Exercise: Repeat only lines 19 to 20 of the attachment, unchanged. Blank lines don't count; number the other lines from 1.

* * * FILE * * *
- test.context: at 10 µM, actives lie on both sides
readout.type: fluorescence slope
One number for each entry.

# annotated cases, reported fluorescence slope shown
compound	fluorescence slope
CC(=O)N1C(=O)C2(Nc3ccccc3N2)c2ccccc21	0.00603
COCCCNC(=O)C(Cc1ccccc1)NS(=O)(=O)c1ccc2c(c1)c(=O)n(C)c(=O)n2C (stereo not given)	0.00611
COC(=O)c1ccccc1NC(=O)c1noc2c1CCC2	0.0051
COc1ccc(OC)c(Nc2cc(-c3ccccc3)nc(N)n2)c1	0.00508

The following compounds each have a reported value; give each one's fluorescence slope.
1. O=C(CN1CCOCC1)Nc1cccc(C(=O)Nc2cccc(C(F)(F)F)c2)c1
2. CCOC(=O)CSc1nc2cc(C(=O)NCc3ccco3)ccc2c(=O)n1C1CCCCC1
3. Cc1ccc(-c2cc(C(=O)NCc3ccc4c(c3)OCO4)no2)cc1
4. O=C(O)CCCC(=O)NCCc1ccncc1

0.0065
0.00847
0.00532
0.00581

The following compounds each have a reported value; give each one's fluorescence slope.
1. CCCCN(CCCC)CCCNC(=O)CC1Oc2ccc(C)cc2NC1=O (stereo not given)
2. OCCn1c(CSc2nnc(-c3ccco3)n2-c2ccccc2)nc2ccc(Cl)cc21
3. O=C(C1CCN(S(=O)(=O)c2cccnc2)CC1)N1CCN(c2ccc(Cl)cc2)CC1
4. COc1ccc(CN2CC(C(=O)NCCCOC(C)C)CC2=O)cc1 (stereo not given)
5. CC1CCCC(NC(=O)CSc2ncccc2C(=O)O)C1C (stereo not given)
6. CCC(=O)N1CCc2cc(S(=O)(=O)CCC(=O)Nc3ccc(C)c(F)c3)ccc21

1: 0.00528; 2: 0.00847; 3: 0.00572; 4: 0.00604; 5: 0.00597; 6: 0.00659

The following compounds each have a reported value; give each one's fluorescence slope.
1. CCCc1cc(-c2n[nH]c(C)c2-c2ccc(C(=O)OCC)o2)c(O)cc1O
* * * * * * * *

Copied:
The following compounds each have a reported value; give each one's fluorescence slope.
1. CCCCN(CCCC)CCCNC(=O)CC1Oc2ccc(C)cc2NC1=O (stereo not given)